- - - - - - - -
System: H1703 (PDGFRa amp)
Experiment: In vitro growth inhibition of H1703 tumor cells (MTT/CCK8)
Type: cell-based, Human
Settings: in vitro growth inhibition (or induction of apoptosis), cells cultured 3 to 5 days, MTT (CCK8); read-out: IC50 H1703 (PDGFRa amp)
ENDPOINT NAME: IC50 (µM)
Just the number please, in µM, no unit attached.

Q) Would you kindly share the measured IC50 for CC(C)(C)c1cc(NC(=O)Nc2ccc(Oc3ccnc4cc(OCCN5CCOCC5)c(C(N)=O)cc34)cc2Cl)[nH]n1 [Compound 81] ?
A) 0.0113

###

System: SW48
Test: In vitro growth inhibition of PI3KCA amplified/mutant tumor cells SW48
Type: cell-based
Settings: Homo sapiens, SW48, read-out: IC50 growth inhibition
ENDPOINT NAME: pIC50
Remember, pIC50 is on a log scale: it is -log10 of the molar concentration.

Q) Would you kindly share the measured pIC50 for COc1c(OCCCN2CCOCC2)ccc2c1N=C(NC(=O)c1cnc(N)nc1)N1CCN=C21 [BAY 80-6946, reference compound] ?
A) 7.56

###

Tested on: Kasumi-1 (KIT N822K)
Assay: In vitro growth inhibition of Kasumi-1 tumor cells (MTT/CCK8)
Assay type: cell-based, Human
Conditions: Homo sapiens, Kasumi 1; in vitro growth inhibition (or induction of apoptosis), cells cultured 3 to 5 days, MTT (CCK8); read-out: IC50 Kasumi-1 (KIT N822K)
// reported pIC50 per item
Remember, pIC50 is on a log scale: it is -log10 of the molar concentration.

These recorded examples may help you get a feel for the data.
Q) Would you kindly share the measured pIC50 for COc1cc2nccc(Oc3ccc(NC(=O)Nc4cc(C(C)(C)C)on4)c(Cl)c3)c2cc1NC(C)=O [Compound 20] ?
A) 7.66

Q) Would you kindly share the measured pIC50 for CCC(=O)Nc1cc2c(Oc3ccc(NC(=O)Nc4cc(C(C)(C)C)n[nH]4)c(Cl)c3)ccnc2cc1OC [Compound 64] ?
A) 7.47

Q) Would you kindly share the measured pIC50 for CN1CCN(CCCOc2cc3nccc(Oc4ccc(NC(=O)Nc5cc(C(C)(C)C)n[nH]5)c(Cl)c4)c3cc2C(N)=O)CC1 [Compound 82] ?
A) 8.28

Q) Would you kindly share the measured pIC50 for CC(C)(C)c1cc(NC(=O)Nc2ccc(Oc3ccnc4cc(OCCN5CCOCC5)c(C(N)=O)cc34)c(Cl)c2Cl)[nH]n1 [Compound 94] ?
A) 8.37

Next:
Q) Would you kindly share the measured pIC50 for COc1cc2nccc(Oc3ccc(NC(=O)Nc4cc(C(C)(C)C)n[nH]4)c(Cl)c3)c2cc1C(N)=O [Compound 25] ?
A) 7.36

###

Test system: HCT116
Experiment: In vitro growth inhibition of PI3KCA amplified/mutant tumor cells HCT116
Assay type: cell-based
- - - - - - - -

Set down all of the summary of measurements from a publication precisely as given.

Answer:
System: H1703 (PDGFRa amp)
Experiment: In vitro growth inhibition of H1703 tumor cells (MTT/CCK8)
Type: cell-based, Human
Settings: in vitro growth inhibition (or induction of apoptosis), cells cultured 3 to 5 days, MTT (CCK8); read-out: IC50 H1703 (PDGFRa amp)
ENDPOINT NAME: IC50 (µM)
Just the number please, in µM, no unit attached.

Q) Would you kindly share the measured IC50 for CC(C)(C)c1cc(NC(=O)Nc2ccc(Oc3ccnc4cc(OCCN5CCOCC5)c(C(N)=O)cc34)cc2Cl)[nH]n1 [Compound 81] ?
A) 0.0113

###

System: SW48
Test: In vitro growth inhibition of PI3KCA amplified/mutant tumor cells SW48
Type: cell-based
Settings: Homo sapiens, SW48, read-out: IC50 growth inhibition
ENDPOINT NAME: pIC50
Remember, pIC50 is on a log scale: it is -log10 of the molar concentration.

Q) Would you kindly share the measured pIC50 for COc1c(OCCCN2CCOCC2)ccc2c1N=C(NC(=O)c1cnc(N)nc1)N1CCN=C21 [BAY 80-6946, reference compound] ?
A) 7.56

###

Tested on: Kasumi-1 (KIT N822K)
Assay: In vitro growth inhibition of Kasumi-1 tumor cells (MTT/CCK8)
Assay type: cell-based, Human
Conditions: Homo sapiens, Kasumi 1; in vitro growth inhibition (or induction of apoptosis), cells cultured 3 to 5 days, MTT (CCK8); read-out: IC50 Kasumi-1 (KIT N822K)
// reported pIC50 per item
Remember, pIC50 is on a log scale: it is -log10 of the molar concentration.

These recorded examples may help you get a feel for the data.
Q) Would you kindly share the measured pIC50 for COc1cc2nccc(Oc3ccc(NC(=O)Nc4cc(C(C)(C)C)on4)c(Cl)c3)c2cc1NC(C)=O [Compound 20] ?
A) 7.66

Q) Would you kindly share the measured pIC50 for CCC(=O)Nc1cc2c(Oc3ccc(NC(=O)Nc4cc(C(C)(C)C)n[nH]4)c(Cl)c3)ccnc2cc1OC [Compound 64] ?
A) 7.47

Q) Would you kindly share the measured pIC50 for CN1CCN(CCCOc2cc3nccc(Oc4ccc(NC(=O)Nc5cc(C(C)(C)C)n[nH]5)c(Cl)c4)c3cc2C(N)=O)CC1 [Compound 82] ?
A) 8.28

Q) Would you kindly share the measured pIC50 for CC(C)(C)c1cc(NC(=O)Nc2ccc(Oc3ccnc4cc(OCCN5CCOCC5)c(C(N)=O)cc34)c(Cl)c2Cl)[nH]n1 [Compound 94] ?
A) 8.37

Next:
Q) Would you kindly share the measured pIC50 for COc1cc2nccc(Oc3ccc(NC(=O)Nc4cc(C(C)(C)C)n[nH]4)c(Cl)c3)c2cc1C(N)=O [Compound 25] ?
A) 7.36

###

Test system: HCT116
Experiment: In vitro growth inhibition of PI3KCA amplified/mutant tumor cells HCT116
Assay type: cell-based